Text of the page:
Obama can’t help us overcome that fear until he does so himself. He has to allow himself to know, and then help Americans to understand, that most people actually do want to help each other, get delight in being caring and loving, feel fulfilled when they are able to improve the well-being of others. Most people already know this about themselves, but are unsure whether it’s true of their neighbors or others. Obama’s most important contribution would be to fight for policies based on this understanding and to challenge those who believe the world is filled with people who are primarily self-seeking and aggressive. Unfortunately, he can’t do that while remaining loyal to the centrist ideology and its insistence that the aggressiveness manifested in the current competitive marketplace, is what will produce the greatest good for the greatest number.

Imagine, for instance, if Obama had started his speech with the idea of “we are all in this together” that he ended it with, and then applied that to each specific part of his program. Sadly, that was impossible precisely because his actual program is in conflict with this at several points. He won’t support health care reform that raises the deficit. How can that be justified by a president who raised the deficit to help bail out the people who caused the banks and investment companies to fail all of us! He promises not to give any benefits to undocumented immigrants — but then “we” are not “all in it together!” He is willing to use government to coerce into his plan people who would not voluntarily join, but not to force insurance companies to lower the prices (for example, by regulating their prices at the expense of lowering their profit rates or simply by creating Medicare for All. He tries to make a public option plausible by comparing it to public community and state colleges, but also assures the insurance companies that they have nothing to worry about from his plan because “the public insurance option would have to be self-sufficient and rely on the premiums it collects.” Yet the public option will not be open to those of us who already have private health care insurance. These limitations guarantee that the public option will not achieve the goal of lowering prices or obscene levels of profits. Public universities and community colleges have never been able to sustain themselves on the tuitions of those who use them. If that had been the requirement from the start, tens of millions of Americans would never have obtained the benefits of a public education that enabled them to get better jobs and go on to make valuable contributions to society in turn. If the principle had been that these colleges could not contribute to state or federal deficits, they would long ago have folded. So where is the “we” who are “all in it together” when crippling the only part of his plan that really makes an attempt at a universal solidarity?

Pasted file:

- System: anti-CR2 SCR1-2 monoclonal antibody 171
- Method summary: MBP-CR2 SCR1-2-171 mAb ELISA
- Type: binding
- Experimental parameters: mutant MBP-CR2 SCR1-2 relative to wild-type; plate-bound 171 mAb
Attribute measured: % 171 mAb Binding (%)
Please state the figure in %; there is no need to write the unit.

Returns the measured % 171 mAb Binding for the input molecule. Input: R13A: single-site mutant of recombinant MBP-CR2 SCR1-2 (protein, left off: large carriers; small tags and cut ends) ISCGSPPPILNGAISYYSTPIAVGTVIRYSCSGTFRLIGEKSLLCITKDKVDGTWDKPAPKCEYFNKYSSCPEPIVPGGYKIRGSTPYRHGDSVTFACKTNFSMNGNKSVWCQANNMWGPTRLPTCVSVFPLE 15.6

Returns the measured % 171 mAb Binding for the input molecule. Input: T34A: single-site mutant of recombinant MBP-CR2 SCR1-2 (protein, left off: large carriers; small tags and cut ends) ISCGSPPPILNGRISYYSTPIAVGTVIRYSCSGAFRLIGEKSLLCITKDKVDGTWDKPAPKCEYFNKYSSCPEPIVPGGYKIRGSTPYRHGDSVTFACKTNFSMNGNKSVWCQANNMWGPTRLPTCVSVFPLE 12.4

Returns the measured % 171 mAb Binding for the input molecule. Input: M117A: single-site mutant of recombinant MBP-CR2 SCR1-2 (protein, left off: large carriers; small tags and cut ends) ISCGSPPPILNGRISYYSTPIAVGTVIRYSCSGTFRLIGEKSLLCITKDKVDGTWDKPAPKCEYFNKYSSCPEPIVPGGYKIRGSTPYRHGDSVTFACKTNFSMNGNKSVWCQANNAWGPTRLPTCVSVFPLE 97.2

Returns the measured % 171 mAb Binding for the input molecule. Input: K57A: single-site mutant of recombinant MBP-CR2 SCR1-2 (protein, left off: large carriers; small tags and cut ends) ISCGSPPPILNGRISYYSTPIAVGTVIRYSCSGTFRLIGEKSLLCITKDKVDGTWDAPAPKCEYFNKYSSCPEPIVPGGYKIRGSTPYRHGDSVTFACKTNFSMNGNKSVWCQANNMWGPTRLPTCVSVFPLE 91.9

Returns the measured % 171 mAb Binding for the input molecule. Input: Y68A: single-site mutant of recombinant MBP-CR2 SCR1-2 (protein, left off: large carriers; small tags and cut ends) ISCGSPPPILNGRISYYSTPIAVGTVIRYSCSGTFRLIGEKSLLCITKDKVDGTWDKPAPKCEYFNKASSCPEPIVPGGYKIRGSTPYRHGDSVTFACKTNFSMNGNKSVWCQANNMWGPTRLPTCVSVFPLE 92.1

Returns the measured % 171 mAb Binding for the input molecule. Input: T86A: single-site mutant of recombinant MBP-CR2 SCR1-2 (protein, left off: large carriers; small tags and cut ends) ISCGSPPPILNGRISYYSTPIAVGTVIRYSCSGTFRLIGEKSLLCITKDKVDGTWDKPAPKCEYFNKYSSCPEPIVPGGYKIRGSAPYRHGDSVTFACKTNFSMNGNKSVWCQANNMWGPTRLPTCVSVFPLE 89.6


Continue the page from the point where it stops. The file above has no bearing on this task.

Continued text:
There are two views about Obama that are at odds in the liberal and progressive world. One holds that Obama really shares all this same perspective with us but has lost his own moorings because he is surrounded by inside-the-Beltway realists and pragmatists. On this view, our task is to do what the Network of Spiritual Progressives’ conference June 11-14, 2010, is aimed to do: “Support Obama to BE the Obama we Voted For — not the inside-the-Beltway pragmatist and realist whose compromises have disempowered his followers and led many previous supporters to become cynical.”

The other view is that he actually does really believe in the capitalist marketplace, not only as “the best that can be achieved at the moment” but as an embodiment of his ideals. In that case, our task is to respectfully support him to live up to his own ideals as much as possible, since in so doing he will both push to the limits what can be accomplished in the current system and eventually be forced to acknowledge that a truly humane system is incompatible with the Old Bottom Line and that we actually need a whole new society based on the New Bottom Line. Actually, that’s another focus for our NSP conference next June as well – to bring together the forces that actually want to build a very different kind of reality, know that it is needed now, and want to define the contours of that new society.